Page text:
BY KATHY CHANG
METUCHEN — Despite wanting to include businesses on South Main Street in the district area of the proposed Metuchen Downtown Alliance (MDA), officials working on forming the alliance said that the action was considered but will not happen just yet.
“There was a pretty big discussion,” said Councilwoman Allison Inserro, who said she wanted to include South Main Street.
Inserro said after interviews and discussions with other directors of Main Street organizations, the stakeholders discussing the MDA came to a consensus — “don’t bite off more than you can chew” in the beginning and keep it small.
“We want to demonstrate that we can keep it manageable at first,” she said. “The consensus is, this is a good size and then we can expand. Ideally, we would want to see the South Main Street included and Central Avenue as the area develops further.”
Councilman Jay Muldoon said he felt passionate that South Main Street should have been included; however, after the discussion, he noted some key things to think about.
“When you include an area, you need to provide the area with services,” he said.
Inserro and Muldoon said with correct language in the ordinance and the organization’s bylaws; they would have the ability to add South Main Street and Central Avenue to the MDA in the future.
Muldoon said in the meantime, the borough has other projects underway to work on linking South Main Street into the downtown area, which include a project to implement signage by the Metuchen Parking Authority.
The Borough Council voted in favor of introducing an ordinance for the formation of a MDA organization at a council meeting on April 18. The second reading and public hearing on the ordinance is expected to be held at the next council meeting on May 2.
While many members of the community and business owners said they are in favor of the formation of the MDA, Nancy Jessen, a lifelong resident of Metuchen and a small business owner in the borough, told the council that she is against the formation of the MDA.
“I don’t think raising taxes on the small businesses in the downtown is a way to fill an empty store front because raising the taxes will ultimately raise the rent,” she said.
Jessen held an “I love the Brainy Boro” sign that she made.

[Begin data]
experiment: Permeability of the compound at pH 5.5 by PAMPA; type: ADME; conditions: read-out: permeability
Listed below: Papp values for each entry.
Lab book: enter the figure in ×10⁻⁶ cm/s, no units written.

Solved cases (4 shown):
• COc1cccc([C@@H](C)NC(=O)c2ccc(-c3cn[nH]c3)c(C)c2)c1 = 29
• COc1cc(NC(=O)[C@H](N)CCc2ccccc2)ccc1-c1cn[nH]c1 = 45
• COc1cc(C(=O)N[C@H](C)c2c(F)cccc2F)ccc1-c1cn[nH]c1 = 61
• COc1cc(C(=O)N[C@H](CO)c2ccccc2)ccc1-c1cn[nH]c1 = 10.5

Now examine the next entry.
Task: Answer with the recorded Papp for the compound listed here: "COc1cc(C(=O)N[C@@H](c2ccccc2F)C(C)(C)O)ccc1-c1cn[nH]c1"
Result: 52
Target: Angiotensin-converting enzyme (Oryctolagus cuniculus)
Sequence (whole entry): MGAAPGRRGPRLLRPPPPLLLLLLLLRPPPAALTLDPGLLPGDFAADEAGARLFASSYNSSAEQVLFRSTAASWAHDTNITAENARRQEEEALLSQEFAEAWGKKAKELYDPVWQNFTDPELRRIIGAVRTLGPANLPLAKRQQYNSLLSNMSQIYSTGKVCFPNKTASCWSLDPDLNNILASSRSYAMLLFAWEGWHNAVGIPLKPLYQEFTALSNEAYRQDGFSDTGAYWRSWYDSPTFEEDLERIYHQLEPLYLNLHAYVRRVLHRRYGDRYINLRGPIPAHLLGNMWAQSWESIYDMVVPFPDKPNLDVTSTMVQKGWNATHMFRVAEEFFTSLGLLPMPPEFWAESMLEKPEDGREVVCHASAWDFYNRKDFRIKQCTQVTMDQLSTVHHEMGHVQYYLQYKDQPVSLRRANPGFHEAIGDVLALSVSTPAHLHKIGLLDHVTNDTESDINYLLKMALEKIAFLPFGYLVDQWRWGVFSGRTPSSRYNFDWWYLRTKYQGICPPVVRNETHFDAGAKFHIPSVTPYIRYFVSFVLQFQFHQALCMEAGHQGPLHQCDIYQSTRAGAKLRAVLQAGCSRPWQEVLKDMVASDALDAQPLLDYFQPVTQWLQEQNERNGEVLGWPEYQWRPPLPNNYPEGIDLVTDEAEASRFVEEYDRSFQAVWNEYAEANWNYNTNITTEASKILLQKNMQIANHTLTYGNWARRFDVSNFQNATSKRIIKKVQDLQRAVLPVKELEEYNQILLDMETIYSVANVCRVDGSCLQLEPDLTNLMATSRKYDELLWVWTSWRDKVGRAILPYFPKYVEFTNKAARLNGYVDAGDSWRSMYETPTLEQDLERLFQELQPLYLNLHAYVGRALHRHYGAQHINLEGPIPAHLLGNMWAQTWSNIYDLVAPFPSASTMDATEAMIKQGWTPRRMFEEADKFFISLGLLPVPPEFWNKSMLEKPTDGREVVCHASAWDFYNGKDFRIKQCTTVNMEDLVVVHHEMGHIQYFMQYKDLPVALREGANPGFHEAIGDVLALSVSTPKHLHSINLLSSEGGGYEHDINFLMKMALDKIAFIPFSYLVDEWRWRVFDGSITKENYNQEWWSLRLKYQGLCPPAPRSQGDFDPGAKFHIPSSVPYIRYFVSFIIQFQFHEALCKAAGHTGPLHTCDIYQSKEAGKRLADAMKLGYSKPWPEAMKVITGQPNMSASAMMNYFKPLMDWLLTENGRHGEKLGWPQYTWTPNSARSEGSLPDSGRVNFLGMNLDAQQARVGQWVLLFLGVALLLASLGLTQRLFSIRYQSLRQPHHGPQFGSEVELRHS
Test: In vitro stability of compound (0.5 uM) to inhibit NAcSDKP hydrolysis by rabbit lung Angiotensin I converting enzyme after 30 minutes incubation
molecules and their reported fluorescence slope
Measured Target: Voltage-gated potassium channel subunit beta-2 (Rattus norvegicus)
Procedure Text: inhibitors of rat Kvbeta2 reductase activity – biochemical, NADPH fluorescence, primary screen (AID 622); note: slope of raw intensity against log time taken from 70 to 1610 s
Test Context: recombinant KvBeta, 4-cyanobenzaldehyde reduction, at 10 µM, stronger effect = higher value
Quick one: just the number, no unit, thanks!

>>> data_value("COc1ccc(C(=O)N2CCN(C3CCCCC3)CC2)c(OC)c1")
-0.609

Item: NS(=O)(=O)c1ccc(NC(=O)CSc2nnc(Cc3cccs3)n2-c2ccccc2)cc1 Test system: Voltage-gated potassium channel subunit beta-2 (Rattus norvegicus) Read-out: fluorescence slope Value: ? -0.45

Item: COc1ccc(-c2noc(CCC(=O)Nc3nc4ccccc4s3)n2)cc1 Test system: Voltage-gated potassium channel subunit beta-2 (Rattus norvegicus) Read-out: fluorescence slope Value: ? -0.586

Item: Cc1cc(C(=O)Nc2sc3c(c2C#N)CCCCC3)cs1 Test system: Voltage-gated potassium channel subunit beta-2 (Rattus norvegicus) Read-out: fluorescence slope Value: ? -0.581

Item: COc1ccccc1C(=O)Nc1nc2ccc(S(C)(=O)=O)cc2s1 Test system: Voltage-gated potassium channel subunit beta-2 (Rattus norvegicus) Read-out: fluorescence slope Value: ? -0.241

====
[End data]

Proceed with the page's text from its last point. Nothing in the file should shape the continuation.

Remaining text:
“The purpose [of these signs] is for [the council and the business community] to use our brains to think about it … is this really the right approach for revitalizing downtown Metuchen?” she asked.
Other concerns raised by the public included competition from online shopping.
“This is the biggest problem right now for malls and brick and mortar stores on Main Street,” said Inserro, holding up her smart phone. “This Main Street program takes Metuchen’s historic assets, artistic assets, our people and puts them together, leverages them, so that we have a cohesive strategic plan.”
As of right now, Inserro said the borough has no plan for the competition.
“We’ve never had a plan, and we need a plan otherwise we are all going to be doomed by [online shopping],” she said.
The MDA is proposed to operate independently as a nonprofit 501c3 organization formed under the auspices of Main Street, NJ, part of the National Trust of Historic Preservation, sponsoring Main Street America.
The district area, which consists of only commercial businesses and/or commercial businesses with residential units, includes the Metuchen SportsPlex on Durham Avenue down Middlesex Avenue with the new development to Main Street and Amboy Avenue.
MDA will be run by a full-time paid executive director at an annual salary of $60,000 to $70,000 supported by a volunteer board of trustees and volunteer teams of business owners and landlords who will work on bringing in grant money.
The MDA Board of Trustees will be made up of 13 members — four district business owners, four district real estate owners, one Metuchen resident who is not a district business/property owner, one member of the Borough Council, one member of the Chamber of Commerce board, one member from the Arts Council, and one member from the Metuchen Parking Authority.
The executive director will be the central point of contact for businesses interested in locating in the district. The job duties include retaining and strengthening existing businesses; beautifying the district to draw tenants and customers/clients; coordinate joint marketing, advertising and branding including social media, integrate new developments with existing properties/businesses; leveraging the borough’s transportation assets, and liaison with the municipality to get new businesses in.
MDA funding will come from the Downtown Improvement District (DID) Assessment, and then there will be a borough parking authority contribution plus fees from fundraisers, grants and sponsorships.